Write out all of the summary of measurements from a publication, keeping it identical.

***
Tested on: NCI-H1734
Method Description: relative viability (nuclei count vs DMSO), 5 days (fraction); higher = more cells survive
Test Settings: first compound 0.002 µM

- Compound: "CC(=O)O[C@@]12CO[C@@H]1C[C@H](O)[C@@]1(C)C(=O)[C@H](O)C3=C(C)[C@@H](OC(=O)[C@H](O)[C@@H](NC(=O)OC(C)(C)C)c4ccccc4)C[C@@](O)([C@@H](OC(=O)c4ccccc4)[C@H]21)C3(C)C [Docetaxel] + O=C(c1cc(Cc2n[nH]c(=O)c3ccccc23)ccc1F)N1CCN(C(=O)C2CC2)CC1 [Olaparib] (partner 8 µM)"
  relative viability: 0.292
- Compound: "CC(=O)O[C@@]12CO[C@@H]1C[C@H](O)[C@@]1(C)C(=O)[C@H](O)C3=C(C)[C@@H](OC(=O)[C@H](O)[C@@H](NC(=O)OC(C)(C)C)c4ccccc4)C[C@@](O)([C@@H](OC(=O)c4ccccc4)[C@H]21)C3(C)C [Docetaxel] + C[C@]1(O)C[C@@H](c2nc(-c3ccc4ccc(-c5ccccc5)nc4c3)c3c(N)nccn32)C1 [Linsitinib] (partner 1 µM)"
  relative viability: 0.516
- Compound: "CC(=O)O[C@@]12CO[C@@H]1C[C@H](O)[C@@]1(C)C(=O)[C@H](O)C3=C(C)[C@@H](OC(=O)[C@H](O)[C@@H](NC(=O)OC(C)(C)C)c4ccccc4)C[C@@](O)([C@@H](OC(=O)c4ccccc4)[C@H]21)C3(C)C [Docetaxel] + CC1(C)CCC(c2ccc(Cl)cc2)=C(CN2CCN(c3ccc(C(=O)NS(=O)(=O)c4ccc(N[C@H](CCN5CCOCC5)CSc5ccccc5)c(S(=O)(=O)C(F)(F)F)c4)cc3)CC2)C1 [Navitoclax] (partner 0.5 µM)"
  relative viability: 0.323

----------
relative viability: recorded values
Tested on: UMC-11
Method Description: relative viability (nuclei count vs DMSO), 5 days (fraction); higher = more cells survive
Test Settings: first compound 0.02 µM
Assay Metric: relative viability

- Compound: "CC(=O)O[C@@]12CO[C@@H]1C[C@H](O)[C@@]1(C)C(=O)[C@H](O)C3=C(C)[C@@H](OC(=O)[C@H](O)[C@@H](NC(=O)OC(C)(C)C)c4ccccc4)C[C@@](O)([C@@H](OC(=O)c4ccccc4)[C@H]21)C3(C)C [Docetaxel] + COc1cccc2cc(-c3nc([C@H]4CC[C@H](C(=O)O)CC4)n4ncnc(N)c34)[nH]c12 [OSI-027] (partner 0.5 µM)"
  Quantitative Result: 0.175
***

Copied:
Tested on: NCI-H1734
Method Description: relative viability (nuclei count vs DMSO), 5 days (fraction); higher = more cells survive
Test Settings: first compound 0.002 µM

- Compound: "CC(=O)O[C@@]12CO[C@@H]1C[C@H](O)[C@@]1(C)C(=O)[C@H](O)C3=C(C)[C@@H](OC(=O)[C@H](O)[C@@H](NC(=O)OC(C)(C)C)c4ccccc4)C[C@@](O)([C@@H](OC(=O)c4ccccc4)[C@H]21)C3(C)C [Docetaxel] + O=C(c1cc(Cc2n[nH]c(=O)c3ccccc23)ccc1F)N1CCN(C(=O)C2CC2)CC1 [Olaparib] (partner 8 µM)"
  relative viability: 0.292
- Compound: "CC(=O)O[C@@]12CO[C@@H]1C[C@H](O)[C@@]1(C)C(=O)[C@H](O)C3=C(C)[C@@H](OC(=O)[C@H](O)[C@@H](NC(=O)OC(C)(C)C)c4ccccc4)C[C@@](O)([C@@H](OC(=O)c4ccccc4)[C@H]21)C3(C)C [Docetaxel] + C[C@]1(O)C[C@@H](c2nc(-c3ccc4ccc(-c5ccccc5)nc4c3)c3c(N)nccn32)C1 [Linsitinib] (partner 1 µM)"
  relative viability: 0.516
- Compound: "CC(=O)O[C@@]12CO[C@@H]1C[C@H](O)[C@@]1(C)C(=O)[C@H](O)C3=C(C)[C@@H](OC(=O)[C@H](O)[C@@H](NC(=O)OC(C)(C)C)c4ccccc4)C[C@@](O)([C@@H](OC(=O)c4ccccc4)[C@H]21)C3(C)C [Docetaxel] + CC1(C)CCC(c2ccc(Cl)cc2)=C(CN2CCN(c3ccc(C(=O)NS(=O)(=O)c4ccc(N[C@H](CCN5CCOCC5)CSc5ccccc5)c(S(=O)(=O)C(F)(F)F)c4)cc3)CC2)C1 [Navitoclax] (partner 0.5 µM)"
  relative viability: 0.323

----------
relative viability: recorded values
Tested on: UMC-11
Method Description: relative viability (nuclei count vs DMSO), 5 days (fraction); higher = more cells survive
Test Settings: first compound 0.02 µM
Assay Metric: relative viability

- Compound: "CC(=O)O[C@@]12CO[C@@H]1C[C@H](O)[C@@]1(C)C(=O)[C@H](O)C3=C(C)[C@@H](OC(=O)[C@H](O)[C@@H](NC(=O)OC(C)(C)C)c4ccccc4)C[C@@](O)([C@@H](OC(=O)c4ccccc4)[C@H]21)C3(C)C [Docetaxel] + COc1cccc2cc(-c3nc([C@H]4CC[C@H](C(=O)O)CC4)n4ncnc(N)c34)[nH]c12 [OSI-027] (partner 0.5 µM)"
  Quantitative Result: 0.175